I’m not much of a partier when it comes to New Year’s Eve. Instead, I’ve made a tradition out of staying home and investing time doing something I’d like to be doing more of in the year ahead. This is not a resolution, per se; it’s just a fun way to reassess and to start the new year off feeling ramped up and ready to go.
This year, while there are many worthwhile things I could have chosen as my New Year’s Eve focus in relation to the book and my goals there, my whole being was set on music for some reason.
For those of you who don’t know this about me, I’m also a singer/songwriter. In fact, I used to record and perform out, writing sometimes two or three songs a week for decades. (I even share some … er … interesting … lyrics from my early teen years in “Chapter 6: Happiness” of The Best Advice So Far.) But as time has moved on, my central focus has shifted to other things. Still, music is and always has been a huge part of who I am.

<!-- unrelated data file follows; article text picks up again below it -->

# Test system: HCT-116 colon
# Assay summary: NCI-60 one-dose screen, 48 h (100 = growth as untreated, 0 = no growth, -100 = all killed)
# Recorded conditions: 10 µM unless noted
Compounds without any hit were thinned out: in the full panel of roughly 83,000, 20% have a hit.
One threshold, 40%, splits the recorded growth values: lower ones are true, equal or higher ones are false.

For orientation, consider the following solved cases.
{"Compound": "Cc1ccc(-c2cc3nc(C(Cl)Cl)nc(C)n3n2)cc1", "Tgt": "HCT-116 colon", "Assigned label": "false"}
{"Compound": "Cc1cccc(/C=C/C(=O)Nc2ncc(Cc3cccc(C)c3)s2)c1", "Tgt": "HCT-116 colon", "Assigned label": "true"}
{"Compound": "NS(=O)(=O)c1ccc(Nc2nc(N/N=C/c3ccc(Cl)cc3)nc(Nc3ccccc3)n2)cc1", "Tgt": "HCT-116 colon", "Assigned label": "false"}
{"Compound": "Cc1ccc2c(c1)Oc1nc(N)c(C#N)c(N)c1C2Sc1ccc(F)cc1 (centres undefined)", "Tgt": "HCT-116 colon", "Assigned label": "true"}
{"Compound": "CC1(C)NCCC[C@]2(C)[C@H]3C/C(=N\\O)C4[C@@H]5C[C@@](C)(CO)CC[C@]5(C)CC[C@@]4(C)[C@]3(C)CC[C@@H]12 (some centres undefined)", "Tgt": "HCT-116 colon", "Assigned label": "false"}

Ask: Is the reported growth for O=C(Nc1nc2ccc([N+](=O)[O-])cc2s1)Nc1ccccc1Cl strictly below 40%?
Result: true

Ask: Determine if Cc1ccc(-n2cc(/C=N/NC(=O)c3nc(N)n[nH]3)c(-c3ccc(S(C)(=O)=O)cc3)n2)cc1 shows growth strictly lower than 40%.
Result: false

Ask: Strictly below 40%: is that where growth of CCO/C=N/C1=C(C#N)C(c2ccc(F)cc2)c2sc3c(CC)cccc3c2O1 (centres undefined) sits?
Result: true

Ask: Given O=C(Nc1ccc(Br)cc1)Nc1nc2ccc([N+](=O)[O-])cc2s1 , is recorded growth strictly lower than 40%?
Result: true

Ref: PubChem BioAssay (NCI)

And so I was telling Chad that this year, music was my siren call. I found myself missing times past when I had friends in the area who owned studios – real ones, not just bedroom setups – and we’d hang out there for hours on end, dreaming, writing, playing with ideas, laying down tracks and, often, walking away with a song we’d created together. Even just thinking about it again now, I get that kind of longing that feels like bubbles rising in seltzer, spreading out through my soul: the longing to create something from nothing.